Defense attorneys for James Holmes ask for answers on insanity plea questions

ARAPAHOE COUNTY, Colo. - James Holmes' lawyers on Thursday asked a judge to answer legal questions before they guide their client to plead not guilty by reason of insanity. The answers to those questions, however, may not ever actually impact the case.

Shooting suspect James Holmes' lawyers have requested to enter a plea of not guilty by reason of insanity. The issues discussed in court Thursday would only apply to the case if the judge accepts that plea but Holmes is still found guilty by a jury at trial.

Holmes is charged with fatally shooting 12 people and injuring 70 in an Aurora movie theater last July. Prosecutors are seeking the death penalty.

The defense is concerned about a rule that would limit their ability to present expert testimony about Holmes' mental health at the sentencing phase, which would follow a conviction.

In Colorado, the same jurors hear and deliberate on the guilt and sentencing phases of a trial.

In particular, lawyers for the suspect asserted that they should be allowed to present expert testimony about Holmes' mental health, even if he doesn't cooperate with a state examination. They say it is unconstitutional to exclude such testimony if Holmes refuses to cooperate with the state's examination.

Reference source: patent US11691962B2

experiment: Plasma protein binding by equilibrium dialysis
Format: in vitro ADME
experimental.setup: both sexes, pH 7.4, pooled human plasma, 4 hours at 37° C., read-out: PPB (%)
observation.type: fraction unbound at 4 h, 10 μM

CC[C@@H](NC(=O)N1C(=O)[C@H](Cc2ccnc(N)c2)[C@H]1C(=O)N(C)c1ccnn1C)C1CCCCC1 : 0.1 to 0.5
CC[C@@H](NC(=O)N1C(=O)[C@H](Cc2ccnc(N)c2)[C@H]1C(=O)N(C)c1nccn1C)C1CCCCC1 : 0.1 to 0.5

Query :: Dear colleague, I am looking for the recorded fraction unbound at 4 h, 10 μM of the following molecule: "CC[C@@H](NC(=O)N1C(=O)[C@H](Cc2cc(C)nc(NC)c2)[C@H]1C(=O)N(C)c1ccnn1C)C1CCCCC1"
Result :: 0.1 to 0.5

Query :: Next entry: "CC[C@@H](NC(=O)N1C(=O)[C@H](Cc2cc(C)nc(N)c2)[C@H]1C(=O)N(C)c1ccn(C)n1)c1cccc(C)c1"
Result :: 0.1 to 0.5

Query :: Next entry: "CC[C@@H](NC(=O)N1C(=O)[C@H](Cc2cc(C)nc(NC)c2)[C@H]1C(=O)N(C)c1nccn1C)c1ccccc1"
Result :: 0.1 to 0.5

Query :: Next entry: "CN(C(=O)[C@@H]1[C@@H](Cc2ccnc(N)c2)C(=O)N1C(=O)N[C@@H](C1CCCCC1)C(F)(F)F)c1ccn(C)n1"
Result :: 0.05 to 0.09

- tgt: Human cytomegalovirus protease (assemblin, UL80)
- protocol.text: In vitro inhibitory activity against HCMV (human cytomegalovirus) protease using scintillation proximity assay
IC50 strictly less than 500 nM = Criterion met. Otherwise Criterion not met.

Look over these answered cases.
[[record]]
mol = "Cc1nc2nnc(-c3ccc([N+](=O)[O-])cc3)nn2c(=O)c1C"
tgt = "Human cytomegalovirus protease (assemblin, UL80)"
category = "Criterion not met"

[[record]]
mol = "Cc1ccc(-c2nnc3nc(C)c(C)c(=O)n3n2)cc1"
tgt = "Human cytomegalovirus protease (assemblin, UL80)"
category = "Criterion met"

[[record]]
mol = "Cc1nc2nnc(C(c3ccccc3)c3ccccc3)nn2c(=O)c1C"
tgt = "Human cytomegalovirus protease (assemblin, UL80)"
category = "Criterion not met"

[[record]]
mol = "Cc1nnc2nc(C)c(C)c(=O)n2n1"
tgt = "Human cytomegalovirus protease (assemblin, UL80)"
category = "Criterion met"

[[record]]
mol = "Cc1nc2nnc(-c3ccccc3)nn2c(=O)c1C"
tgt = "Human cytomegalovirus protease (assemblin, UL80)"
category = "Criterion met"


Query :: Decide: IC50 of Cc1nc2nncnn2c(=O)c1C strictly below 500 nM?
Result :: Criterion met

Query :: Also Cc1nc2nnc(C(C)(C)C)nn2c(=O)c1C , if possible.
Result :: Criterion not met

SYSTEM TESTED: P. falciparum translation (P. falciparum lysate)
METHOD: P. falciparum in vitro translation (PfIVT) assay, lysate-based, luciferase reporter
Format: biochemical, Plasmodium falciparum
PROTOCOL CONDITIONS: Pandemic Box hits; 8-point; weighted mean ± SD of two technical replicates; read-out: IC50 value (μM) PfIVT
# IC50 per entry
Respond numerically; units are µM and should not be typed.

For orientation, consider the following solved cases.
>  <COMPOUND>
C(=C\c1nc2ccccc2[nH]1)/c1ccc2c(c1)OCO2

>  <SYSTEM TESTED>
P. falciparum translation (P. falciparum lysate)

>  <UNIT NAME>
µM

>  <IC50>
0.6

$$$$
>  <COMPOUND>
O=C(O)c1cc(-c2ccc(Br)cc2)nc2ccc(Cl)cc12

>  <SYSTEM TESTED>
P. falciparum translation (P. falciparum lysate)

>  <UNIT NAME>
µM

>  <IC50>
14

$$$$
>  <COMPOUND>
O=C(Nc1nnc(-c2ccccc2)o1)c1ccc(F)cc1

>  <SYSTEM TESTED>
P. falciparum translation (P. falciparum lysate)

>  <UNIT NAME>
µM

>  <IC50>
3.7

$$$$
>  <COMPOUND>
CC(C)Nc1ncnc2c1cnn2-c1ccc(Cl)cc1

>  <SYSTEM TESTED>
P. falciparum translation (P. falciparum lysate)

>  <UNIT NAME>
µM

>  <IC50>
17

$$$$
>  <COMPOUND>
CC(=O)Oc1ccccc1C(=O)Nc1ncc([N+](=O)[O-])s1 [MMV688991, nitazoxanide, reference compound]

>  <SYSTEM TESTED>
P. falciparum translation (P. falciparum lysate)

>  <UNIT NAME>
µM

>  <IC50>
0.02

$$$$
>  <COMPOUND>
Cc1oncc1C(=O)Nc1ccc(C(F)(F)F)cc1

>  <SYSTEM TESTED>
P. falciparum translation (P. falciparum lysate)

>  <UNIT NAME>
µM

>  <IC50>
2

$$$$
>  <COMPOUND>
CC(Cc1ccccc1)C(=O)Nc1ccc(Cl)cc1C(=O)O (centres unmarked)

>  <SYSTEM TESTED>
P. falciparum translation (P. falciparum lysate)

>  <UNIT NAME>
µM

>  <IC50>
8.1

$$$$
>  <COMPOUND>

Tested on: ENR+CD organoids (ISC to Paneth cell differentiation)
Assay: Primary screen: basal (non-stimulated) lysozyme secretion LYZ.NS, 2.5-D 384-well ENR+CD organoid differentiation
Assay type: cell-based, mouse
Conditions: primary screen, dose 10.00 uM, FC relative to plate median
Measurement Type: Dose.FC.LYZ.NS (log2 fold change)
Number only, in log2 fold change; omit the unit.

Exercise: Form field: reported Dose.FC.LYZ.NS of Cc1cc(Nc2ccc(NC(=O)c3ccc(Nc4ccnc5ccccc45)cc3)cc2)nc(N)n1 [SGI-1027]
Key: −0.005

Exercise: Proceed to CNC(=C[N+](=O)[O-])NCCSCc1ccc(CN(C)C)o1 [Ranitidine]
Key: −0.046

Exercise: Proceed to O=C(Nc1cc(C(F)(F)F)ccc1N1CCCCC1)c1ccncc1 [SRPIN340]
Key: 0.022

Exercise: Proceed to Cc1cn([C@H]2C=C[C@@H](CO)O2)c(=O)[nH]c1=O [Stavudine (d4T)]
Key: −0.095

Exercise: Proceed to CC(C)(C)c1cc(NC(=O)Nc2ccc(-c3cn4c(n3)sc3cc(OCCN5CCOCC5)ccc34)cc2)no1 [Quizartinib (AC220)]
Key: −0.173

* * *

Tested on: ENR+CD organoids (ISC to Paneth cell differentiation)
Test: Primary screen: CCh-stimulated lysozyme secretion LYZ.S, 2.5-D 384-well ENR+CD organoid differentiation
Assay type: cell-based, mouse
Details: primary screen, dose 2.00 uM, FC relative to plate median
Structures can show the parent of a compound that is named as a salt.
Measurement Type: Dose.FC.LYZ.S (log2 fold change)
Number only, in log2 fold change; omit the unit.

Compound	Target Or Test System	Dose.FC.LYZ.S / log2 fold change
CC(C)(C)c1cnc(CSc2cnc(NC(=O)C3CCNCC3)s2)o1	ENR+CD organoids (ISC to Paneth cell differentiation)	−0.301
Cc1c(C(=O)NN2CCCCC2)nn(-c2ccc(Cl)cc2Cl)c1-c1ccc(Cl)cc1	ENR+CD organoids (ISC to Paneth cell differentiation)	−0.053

"A sentencer should not be limited from hearing and considering mitigating information," an attorney for the defense argued.

Prosecutors argued the laws are fair and their principles have been upheld by appeals courts. They also said it's too early to consider the matter.

The defense also asked for a definition of the term "cooperate," asking essentially if partial cooperation would be acceptable under this standard.

The prosecution said "cooperate" is a common word and should not require a definition by the judge.

The defense wants an answer to these questions before Holmes agrees to the conditions he must accept in order to plead insanity. A hearing about that will be held on May 31, and the judge said he would issue a decision on the constitutionality of these rules before that hearing.

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